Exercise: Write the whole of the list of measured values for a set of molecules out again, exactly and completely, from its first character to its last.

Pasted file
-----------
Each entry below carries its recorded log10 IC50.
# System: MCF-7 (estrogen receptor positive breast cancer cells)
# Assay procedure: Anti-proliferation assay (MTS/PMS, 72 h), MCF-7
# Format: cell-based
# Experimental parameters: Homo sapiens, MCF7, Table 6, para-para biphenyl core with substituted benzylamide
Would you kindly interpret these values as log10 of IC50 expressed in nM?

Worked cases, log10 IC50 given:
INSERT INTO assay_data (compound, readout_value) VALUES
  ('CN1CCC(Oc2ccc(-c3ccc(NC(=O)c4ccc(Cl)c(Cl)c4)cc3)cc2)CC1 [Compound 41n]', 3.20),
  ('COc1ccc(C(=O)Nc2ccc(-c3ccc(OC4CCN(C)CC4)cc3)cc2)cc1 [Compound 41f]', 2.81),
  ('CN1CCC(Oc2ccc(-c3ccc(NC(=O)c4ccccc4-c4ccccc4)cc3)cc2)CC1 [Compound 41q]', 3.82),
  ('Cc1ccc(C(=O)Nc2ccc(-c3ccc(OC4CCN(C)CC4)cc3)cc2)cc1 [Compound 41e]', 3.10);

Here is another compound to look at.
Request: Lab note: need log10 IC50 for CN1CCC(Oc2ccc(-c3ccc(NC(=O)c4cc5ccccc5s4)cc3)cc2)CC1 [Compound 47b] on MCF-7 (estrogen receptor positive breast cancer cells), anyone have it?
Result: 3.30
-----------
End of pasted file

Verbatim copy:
Each entry below carries its recorded log10 IC50.
# System: MCF-7 (estrogen receptor positive breast cancer cells)
# Assay procedure: Anti-proliferation assay (MTS/PMS, 72 h), MCF-7
# Format: cell-based
# Experimental parameters: Homo sapiens, MCF7, Table 6, para-para biphenyl core with substituted benzylamide
Would you kindly interpret these values as log10 of IC50 expressed in nM?

Worked cases, log10 IC50 given:
INSERT INTO assay_data (compound, readout_value) VALUES
  ('CN1CCC(Oc2ccc(-c3ccc(NC(=O)c4ccc(Cl)c(Cl)c4)cc3)cc2)CC1 [Compound 41n]', 3.20),
  ('COc1ccc(C(=O)Nc2ccc(-c3ccc(OC4CCN(C)CC4)cc3)cc2)cc1 [Compound 41f]', 2.81),
  ('CN1CCC(Oc2ccc(-c3ccc(NC(=O)c4ccccc4-c4ccccc4)cc3)cc2)CC1 [Compound 41q]', 3.82),
  ('Cc1ccc(C(=O)Nc2ccc(-c3ccc(OC4CCN(C)CC4)cc3)cc2)cc1 [Compound 41e]', 3.10);

Here is another compound to look at.
Request: Lab note: need log10 IC50 for CN1CCC(Oc2ccc(-c3ccc(NC(=O)c4cc5ccccc5s4)cc3)cc2)CC1 [Compound 47b] on MCF-7 (estrogen receptor positive breast cancer cells), anyone have it?
Result: 3.30